Tuesday, December 22, 2009

Moron Legislative Perks

Okay, I’ll admit it. When I started to type “More on” in the heading for this post my writing muse tapped on my shoulder. Moronic is not a bad way to look at the shenanigans with the pay and perks of the Maryland General Assembly.

My buddy Len Lazerick is all over this.

On December 9th he wrote this analysis of the pending compensation commission review which will soon determine “whether legislators will get a pay hike after the next election. The panel will also review pensions and expenses such as lodging and meals,"

The last time they did this, back in 2002, legislative salaries increased by 38% over the next three years “while state employees were getting less than a third of that and personal income in Maryland as a whole was going up 20 percent.”

The things is, the General Assembly is already the second highest paid time state legislature out of 40 part time state legislatures in the country.

Number two in the country. I guess sometimes it can be preferable to at least be number two on a list.

Our elected representatives get a pretty liberal expense account too.

In a December 14th follow up on the same topic, Len took a closer look at their expense reimbursements.

A majority of the legislature lives less than an hour’s drive from Annapolis, as does a majority of its constituents. Yet the state spends $1.8 million to put them up in Annapolis. The state contracts with seven hotels to put up 60 percent of the 188 legislators for the whole 90 days at $126 a night. That’s $11,340 apiece.”

"Eighty six percent of the legislators also claim the full per diem meal reimbursement for breakfast, lunch and dinner. They are not required to provide receipts."

Len points out that the savings, though not huge, would still send the right signal.

“Talking about meals and hotels when the state faces a $2 billion deficit next year seems kind of petty. But those are the sort of perks that can annoy constituents. No question that most legislators work long hours in the final weeks of the session, so why not rent those hotel rooms for 60 days instead of 90? That would save $600,000.”

“How about receipts for some of those meals? Cumbersome to be sure, especially when you’re splitting the tab, and lots of paperwork for some poor clerk, probably making less $43,500 per year.”

Then again, we could always go with my idea.

7 comments:

Anonymous said...

Who are the zombies on these commissions who keep voting outrageous pay raises for local and state governments?

Seriously, I'd like to have a few words with them just after I figure out why they were selected to participate.

Anonymous said...

I have a serious question, maybe a reader knows. Can I google from my kindle?

Melissa said...

I am holding you personally responsible! After our chat at Laurel Park last week, my husky, Merlin, slipped on the ice Sunday and tore his 2nd ACL. Yes, you're to blame for mentioning it, LOL. At 15 we're taking a conservative approach - he's putting some weight on it but...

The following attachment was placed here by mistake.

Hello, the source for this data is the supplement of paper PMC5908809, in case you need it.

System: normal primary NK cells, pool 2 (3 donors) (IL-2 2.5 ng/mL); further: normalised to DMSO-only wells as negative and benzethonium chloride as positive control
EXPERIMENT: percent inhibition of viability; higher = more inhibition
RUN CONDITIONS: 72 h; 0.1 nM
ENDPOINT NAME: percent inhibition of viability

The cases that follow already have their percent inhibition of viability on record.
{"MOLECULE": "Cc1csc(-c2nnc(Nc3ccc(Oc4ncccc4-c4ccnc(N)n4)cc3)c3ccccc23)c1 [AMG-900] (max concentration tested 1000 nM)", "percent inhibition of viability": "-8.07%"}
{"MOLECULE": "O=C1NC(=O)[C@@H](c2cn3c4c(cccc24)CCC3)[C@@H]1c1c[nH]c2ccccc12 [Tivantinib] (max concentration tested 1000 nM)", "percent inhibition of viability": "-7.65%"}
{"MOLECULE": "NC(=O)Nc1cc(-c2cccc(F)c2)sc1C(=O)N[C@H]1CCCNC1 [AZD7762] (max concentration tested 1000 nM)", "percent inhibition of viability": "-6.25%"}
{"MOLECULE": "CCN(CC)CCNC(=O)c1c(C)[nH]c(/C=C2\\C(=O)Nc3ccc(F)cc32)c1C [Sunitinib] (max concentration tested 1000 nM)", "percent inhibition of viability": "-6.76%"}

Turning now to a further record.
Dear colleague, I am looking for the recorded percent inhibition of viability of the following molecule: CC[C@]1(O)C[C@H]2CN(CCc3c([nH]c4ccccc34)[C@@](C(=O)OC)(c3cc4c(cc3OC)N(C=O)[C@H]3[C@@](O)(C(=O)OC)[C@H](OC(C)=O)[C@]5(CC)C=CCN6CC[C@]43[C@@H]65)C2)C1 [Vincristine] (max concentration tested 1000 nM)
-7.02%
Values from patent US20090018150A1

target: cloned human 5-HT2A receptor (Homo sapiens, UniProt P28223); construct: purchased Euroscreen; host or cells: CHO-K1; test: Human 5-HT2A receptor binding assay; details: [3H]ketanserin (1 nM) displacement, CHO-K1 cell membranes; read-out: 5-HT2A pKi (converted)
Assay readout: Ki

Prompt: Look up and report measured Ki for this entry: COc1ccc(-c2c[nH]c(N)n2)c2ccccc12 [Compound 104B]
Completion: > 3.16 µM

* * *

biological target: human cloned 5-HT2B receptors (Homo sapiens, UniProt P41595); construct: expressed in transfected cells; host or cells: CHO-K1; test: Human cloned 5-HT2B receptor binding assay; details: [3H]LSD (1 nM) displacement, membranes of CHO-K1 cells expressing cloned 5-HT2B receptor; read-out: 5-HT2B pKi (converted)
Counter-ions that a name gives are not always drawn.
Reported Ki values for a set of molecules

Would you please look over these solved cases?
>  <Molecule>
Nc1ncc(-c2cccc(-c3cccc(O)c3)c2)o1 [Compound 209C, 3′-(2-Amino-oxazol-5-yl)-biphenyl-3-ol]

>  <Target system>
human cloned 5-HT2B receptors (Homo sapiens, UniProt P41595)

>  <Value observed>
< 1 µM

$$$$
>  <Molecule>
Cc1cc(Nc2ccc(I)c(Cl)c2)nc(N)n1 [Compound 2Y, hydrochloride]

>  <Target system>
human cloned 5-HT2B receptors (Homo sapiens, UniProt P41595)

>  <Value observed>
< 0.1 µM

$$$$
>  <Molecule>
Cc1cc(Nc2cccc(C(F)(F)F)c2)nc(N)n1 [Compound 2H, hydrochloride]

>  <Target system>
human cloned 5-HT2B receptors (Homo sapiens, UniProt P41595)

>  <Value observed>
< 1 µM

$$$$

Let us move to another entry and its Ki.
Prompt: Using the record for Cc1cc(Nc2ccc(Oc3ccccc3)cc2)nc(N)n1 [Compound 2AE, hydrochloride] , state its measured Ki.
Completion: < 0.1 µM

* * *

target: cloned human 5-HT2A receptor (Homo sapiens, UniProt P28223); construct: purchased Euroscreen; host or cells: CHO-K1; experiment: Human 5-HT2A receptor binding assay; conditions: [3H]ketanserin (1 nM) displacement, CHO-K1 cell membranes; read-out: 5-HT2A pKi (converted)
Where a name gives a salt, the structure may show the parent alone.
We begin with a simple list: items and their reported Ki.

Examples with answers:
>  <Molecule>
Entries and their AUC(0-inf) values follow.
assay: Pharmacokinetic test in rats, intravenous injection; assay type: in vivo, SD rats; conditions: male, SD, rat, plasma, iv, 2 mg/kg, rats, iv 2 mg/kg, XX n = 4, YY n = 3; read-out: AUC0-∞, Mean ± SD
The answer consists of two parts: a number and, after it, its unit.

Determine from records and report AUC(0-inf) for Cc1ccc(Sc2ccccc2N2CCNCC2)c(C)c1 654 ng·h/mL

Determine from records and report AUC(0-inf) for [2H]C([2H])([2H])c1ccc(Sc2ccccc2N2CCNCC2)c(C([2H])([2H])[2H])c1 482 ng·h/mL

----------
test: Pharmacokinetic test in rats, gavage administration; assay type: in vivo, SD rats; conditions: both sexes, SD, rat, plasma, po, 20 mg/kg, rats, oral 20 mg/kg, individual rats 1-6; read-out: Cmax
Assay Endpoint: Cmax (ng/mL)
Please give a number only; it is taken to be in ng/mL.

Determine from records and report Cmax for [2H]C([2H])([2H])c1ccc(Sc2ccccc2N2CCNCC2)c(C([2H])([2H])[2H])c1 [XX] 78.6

Again, something I can blame the administration for? Ha Ha

Merry Christmas. It was nice to see you again the other day.

Anonymous said...

Why haven't more Howard candidates declared?

Is there something about campaign finance that they can hide if they delay declaring?

For example, Ball had a huge fundraiser that also raised alot of eyebrows regarding attendees. He held the fundraiser in Jan or Feb '09, so he doesn't have to report who attended and how much they gave him until jan 2010. Other council members report money as it arrives, but Ball is holding way back by comparison, until legally forced to report the money he took in.

If a candidate delays declaring after Jan 2010, do they have to report contributions they receive to the public prior to election time?

Anonymous said...

Anon 8:09
Every current office holder is following the same campaign finance reporting requirements. I have not seen anyone, current or potential office holder, listing any official report of money rised and spent. If you have, please point out where one can find this information.

For example, who has seen an official finance report from Flanagan, Jordan, Schrader, Klein, or Kittleman?

Anonymous said...

I asked both Ball and Watson for a list of contributors/attendees at fundraisers, and Ball refused and continues to refuse to disclose this to anyone. Watson provided the information immediately.

John Bailey said...

While this may be a little trivial, I feel this is very important for perception and ethical reasons. When elected I plan on driving home each night during session. Thus saving the state over $11,000 a year. Since I am a public school teacher I am used to taking a bag lunch to work every day so I don't see that changing either. So since I will be eating breakfast at home, taking a bag lunch and driving home each night I guess I will not be needing my meal stipend. It is a 35 minute drive to Annapolis, it is inexcusable to charge the state for a hotel when it would be far cheaper to drive home and be closer to those people you are paid to represent. I would urge my opponent to make the same pledge of saving our cash strapped state much needed money.